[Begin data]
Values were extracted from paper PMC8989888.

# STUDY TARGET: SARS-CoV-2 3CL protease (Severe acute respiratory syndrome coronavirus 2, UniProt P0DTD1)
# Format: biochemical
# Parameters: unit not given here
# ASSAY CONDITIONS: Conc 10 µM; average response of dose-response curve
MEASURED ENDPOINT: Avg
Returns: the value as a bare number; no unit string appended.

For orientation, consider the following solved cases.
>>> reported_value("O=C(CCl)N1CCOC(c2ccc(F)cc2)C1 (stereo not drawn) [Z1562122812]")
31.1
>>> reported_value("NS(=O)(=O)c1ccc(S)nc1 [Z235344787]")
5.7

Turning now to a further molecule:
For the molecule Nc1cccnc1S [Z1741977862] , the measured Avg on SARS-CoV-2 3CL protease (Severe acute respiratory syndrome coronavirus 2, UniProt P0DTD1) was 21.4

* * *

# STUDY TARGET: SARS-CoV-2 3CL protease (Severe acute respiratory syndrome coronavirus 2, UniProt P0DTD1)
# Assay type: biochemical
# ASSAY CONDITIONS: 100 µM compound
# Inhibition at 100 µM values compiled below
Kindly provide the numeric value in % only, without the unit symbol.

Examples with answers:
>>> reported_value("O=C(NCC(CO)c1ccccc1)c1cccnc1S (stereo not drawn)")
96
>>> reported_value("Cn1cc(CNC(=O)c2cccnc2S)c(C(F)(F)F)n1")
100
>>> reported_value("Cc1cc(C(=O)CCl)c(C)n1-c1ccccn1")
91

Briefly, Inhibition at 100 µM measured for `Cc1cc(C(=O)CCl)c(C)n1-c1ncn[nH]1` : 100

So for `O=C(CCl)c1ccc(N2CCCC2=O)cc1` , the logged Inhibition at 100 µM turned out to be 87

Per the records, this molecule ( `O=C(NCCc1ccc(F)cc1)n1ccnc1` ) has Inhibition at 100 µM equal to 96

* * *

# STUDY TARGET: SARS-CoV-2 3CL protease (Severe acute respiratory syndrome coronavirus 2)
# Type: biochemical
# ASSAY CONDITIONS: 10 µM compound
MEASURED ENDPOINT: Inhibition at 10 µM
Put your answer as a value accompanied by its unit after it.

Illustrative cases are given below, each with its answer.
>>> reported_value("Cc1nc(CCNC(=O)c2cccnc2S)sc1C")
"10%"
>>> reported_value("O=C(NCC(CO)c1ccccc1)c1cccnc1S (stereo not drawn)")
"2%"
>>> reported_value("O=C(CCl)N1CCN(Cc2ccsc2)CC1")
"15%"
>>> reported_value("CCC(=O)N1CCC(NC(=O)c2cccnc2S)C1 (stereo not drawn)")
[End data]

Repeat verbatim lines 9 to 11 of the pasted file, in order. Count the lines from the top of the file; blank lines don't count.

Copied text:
>>> reported_value("O=C(CCl)N1CCOC(c2ccc(F)cc2)C1 (stereo not drawn) [Z1562122812]")
31.1
>>> reported_value("NS(=O)(=O)c1ccc(S)nc1 [Z235344787]")